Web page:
Sunday, April 10, 2011

The 4—not the 2!—Last Things

Stephen DeAngelis

(Fifth Sunday of Lent (A): This homily was given on April 17, 2011 at St. Pius X Church, Westerly, R.I., by Fr. Raymond Suriani. Read John 11: 1-45.)

[For the audio version of this homily, click here: Fifth Sunday of Lent 2011]

You know you’re getting old when . . .

How would you complete that sentence?

You know you’re getting old when . . .

I can think of a number of ways to finish that sentence off—based, sad to say, on my own personal experience of the last few weeks. For example,

• You know you’re getting old when you get together with your old buddies from high school, and the primary topics of conversation (at least initially) are what aches and pains you have, which doctors you’ve seen lately, how many surgeries you’ve had, and what medications you’re currently on!

• You also know you’re getting old when your previously non-religious, carefree friends suddenly become very serious and philosophical about life and its meaning. (That’s because they realize that they’re now closer to the end of life than they are to its beginning.)

• You also know you’re getting old when your contemporaries begin to die in greater numbers—some of them suddenly and unexpectedly.

Like my good friend, Stephen DeAngelis. Steve passed away a couple of weeks ago of a massive heart attack. He woke up that day, realized what was happening, and called 911 (he was home alone)—but by the time the EMTs got there and broke into the house he was gone, and they were unable to revive him.

His death made an deep impact on a lot of his classmates from Barrington High School, but it really hit home with me, because not only had we graduated together in 1975, not only had we played sports together as little kids—our lives had literally been linked from birth! Our moms knew one another in 1957, they were both living in Barrington at the time, and they were both were admitted to the old Lying-In hospital in Providence during the same week to deliver their babies. Stephen beat me by a day: he was born on April 17; I was born on the 18th (which also happened to be Holy Thursday that year—but that’s another story).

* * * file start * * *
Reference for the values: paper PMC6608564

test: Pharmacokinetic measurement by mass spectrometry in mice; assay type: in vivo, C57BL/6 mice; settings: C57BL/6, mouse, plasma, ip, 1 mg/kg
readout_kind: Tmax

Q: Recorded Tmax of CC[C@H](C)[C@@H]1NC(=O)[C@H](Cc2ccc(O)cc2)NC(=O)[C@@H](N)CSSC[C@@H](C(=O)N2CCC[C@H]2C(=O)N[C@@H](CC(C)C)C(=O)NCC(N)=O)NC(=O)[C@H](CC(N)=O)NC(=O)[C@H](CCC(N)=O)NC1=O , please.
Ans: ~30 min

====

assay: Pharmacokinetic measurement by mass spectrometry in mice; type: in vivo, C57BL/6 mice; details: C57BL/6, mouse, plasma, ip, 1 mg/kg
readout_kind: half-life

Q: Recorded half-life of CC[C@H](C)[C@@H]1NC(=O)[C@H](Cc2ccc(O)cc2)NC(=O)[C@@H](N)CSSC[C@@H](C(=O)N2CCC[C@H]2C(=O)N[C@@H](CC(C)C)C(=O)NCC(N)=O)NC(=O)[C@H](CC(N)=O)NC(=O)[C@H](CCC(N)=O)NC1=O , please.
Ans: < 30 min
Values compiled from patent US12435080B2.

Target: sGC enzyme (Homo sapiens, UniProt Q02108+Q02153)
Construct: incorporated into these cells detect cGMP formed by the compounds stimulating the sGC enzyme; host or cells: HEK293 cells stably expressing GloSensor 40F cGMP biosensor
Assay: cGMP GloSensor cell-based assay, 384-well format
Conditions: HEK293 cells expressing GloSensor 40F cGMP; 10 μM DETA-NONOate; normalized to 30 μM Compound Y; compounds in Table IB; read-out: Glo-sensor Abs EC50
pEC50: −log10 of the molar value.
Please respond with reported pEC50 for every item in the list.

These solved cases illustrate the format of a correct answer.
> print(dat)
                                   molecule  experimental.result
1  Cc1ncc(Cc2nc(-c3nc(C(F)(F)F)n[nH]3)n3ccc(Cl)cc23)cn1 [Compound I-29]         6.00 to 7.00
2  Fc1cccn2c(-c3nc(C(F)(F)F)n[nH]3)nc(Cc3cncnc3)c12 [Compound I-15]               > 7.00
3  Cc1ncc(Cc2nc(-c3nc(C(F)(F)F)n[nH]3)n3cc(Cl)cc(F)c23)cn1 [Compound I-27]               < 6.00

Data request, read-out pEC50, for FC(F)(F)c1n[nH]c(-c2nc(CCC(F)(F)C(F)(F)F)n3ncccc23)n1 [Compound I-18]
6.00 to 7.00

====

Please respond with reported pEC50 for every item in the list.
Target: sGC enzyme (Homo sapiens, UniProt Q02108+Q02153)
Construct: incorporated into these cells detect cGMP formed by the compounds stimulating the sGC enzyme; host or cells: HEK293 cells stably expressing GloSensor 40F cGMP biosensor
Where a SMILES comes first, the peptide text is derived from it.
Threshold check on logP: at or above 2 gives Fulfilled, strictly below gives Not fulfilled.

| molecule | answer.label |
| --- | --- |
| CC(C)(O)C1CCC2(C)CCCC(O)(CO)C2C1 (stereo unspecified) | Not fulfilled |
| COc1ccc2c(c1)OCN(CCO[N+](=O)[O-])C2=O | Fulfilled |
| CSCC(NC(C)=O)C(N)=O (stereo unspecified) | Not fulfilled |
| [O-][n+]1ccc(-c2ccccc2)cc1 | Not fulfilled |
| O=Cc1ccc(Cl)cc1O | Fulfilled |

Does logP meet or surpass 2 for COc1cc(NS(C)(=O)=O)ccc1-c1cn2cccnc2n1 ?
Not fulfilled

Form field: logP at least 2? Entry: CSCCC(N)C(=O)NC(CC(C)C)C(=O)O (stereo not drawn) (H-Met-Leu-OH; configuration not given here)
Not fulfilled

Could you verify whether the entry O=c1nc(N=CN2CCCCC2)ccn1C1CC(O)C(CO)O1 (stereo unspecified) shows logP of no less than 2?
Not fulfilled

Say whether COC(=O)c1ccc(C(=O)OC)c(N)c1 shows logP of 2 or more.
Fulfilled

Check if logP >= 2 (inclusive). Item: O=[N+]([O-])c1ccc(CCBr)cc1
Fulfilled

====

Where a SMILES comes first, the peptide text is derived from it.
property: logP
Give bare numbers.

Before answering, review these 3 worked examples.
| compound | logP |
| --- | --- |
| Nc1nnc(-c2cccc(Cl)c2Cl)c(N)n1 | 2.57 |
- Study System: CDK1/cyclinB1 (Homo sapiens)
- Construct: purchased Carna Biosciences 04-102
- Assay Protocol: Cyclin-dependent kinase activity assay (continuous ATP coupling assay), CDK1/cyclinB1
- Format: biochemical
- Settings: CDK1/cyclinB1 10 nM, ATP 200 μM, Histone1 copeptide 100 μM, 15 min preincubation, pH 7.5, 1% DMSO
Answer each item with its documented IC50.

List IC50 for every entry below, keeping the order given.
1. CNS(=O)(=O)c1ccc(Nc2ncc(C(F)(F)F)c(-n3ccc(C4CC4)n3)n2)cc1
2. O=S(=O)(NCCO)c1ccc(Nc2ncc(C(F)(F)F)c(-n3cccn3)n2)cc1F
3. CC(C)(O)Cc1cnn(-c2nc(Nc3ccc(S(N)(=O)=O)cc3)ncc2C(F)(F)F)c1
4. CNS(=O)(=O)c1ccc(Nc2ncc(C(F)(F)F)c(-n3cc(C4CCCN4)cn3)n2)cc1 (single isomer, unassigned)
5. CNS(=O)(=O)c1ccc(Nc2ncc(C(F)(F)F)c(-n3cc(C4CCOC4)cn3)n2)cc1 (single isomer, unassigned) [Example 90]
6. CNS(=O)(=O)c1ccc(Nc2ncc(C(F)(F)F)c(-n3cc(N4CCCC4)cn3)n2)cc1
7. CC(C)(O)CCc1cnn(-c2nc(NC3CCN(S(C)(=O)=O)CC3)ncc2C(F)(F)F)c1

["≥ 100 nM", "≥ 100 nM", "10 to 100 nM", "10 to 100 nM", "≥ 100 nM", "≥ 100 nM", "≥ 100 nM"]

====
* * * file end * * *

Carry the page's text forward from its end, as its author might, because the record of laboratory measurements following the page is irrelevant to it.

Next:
Two days before Stephen died I found out that another one of my classmates from high school had passed away from breast cancer in late January of this year—and perhaps that explains some of the very serious conversations that I had with old friends at the reception after Stephen’s funeral.

Now don’t get me wrong, these were good conversations about our mortality and about the ultimate purpose and meaning of life—but they were very different from the conversations we’ve had at past funerals.

This time, the reality of death seemed a lot closer.

It’s good for all of us, at least every once in awhile, to reflect on death and its meaning, as some of us did at Steve’s funeral the other day, and as the family and friends of Lazarus probably did at his funeral 2,000 years ago. As ironic as it might sound, reflecting on death can actually help us to live life better and with the proper focus. And even more importantly, pondering death and its meaning can help us to be better prepared to face it when it comes. And we definitely need to be prepared, because it sometimes comes suddenly and unexpectedly, as it did for Stephen DeAngelis the other day.

On that note, whenever we do ponder and discuss death as Catholics, it’s essential to remember that there are 4 so-called “Last Things”—4 final realities, 3 of which will be experienced by you and by me and by every human person on the planet. Hopefully most of us know them already: death, judgment, heaven and hell.

And please do notice, my brothers and sisters, that there are 4 of these Last Things, not 2! I say that because there are many people—including I dare say, many professed Christians—who seem to think that the only last things most people experience are death and heaven.